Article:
Radix Engine Code Audit | The Radix Blog | Radix DLT
Radix Publishing is pleased to announce that the results of two in-depth code audits of the Radix Engine code base can now be shared publicly.
After extensive analysis and rigorous testing, the comprehensive audit has been concluded, showcasing exceptional results in security, documentation, code quality and architecture. Conducted by a team of seasoned cybersecurity auditors, Hacken, this deep dive into the protocol’s inner workings has highlighted the strengths of the technology driving the Radix vision.
This process wasn’t merely about ticking boxes; it involved starting from first principles, identifying key risk areas, and conducting bottom-up analysis of every piece of the engine, just as a well-informed attacker would do while probing for weaknesses to exploit.
Hacken completed two code audits on the Radix Engine code base. The first began in early April 2023, while the core engine work of Babylon was still in progress, and resulted in a total score of 9.4 out of 10. The second began in August as part of launch preparation and resulted in a score of 10 out of 10.
First Audit Goals & Philosophy
Due to the fact that the Radix asset model, transaction model, and virtual machine are completely different from anything else in crypto, the initial audit had some unusual goals:
- Audit the auditor: Auditors in the crypto space do the overwhelming majority of their work against the Ethereum virtual machine (EVM) and EVM-alikes, and accordingly develop experience with recognizing common errors in that space. There was considerable concern within the development team as to whether it would be possible to find an auditor who could identify problems from first principles and core system understanding, rather than just trying to apply lessons learned within the EVM architecture.
- Get the auditor up to speed for a later audit: Again, given the novelty of the Radix model, it was expected that a significant amount of time would be needed for any auditor to properly internalize the architecture and behavior of the system. Conducting this ramp-up period during a first audit would enable the auditor to hit the ground running on a subsequent audit after stabilization had begun.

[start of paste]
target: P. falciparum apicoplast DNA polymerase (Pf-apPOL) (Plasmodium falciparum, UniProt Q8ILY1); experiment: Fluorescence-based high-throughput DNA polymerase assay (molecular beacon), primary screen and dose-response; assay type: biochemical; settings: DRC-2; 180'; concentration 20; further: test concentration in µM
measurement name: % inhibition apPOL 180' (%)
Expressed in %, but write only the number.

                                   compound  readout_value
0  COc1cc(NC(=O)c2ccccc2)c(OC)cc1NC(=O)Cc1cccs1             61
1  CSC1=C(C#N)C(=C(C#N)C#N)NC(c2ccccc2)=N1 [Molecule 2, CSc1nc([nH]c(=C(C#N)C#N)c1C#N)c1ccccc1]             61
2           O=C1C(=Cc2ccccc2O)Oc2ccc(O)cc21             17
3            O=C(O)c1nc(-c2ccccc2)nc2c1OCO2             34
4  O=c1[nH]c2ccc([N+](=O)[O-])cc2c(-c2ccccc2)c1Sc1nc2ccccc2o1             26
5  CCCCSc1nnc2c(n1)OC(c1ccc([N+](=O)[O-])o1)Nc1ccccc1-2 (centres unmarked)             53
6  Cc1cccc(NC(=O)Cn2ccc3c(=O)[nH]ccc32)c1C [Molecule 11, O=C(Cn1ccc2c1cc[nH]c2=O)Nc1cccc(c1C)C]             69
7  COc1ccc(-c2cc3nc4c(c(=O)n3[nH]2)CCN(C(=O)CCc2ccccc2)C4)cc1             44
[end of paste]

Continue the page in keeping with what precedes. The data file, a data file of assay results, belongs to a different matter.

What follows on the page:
- Validate correctness of Scrypto Binary Object Representation (SBOR): The Radix Engine extensively makes use of a custom data serialization format in order to transmit information between parts of the system, and such implementations are frequently prone to gremlins. Thorough third-party review and testing was a critical step to ensure the correctness and safety of SBOR.
- Validate fuzz testing capability: “Fuzzing” is an automated testing method that exhaustively injects invalid or unexpected payloads into various parts of a system, and is a very effective method for empirically testing complex systems with a lot of integration points and moving parts. RDX Works had just completed a first implementation of a fuzzer and needed a comparison point with an externally-written fuzzer to see if both would identify the same issues.
- Architecture review: The development team had applied a rigorous design philosophy for all parts of the stack which clearly delineated the different layers of abstraction, areas of responsibility, and assumptions of each subsystem. Now it was time to find out if any of this made sense to a team coming in with fresh eyes, and get an outside perspective on the decisions.
You will note that nowhere in that list is anything related to identifying the kinds of safety/liveness issues that you might expect would be the usual goals of such an audit. At this point in development (early April 2023), there were already known examples of both problems in internal bug & task tracking, due to areas which hadn’t been fully implemented or were awaiting a larger refactor and hence weren’t having bugs addressed. Of greater importance in the short term was making sure that a capable auditor was found and vetted, while gaining validation on some important foundational elements.
First Audit Methodology
Conversations and proposals were requested with several vendors, and Hacken was settled upon as the audit partner. Hacken exhibited a very strong interest in the workings of Radix and had a particular expertise in fuzzing, with a very open and flexible audit process that wasn’t built around any EVM-based preconceived notions.
Hacken explicitly requested not to have orientation sessions explaining the architecture and thinking, preferring to learn exclusively using the code and documentation in the source repository. They quickly (and independently) zeroed in on SBOR as a potential hotbed for bugs that needed a deep dive, and started working through the stack layer by layer, building up a comprehensive fuzzing library as they went.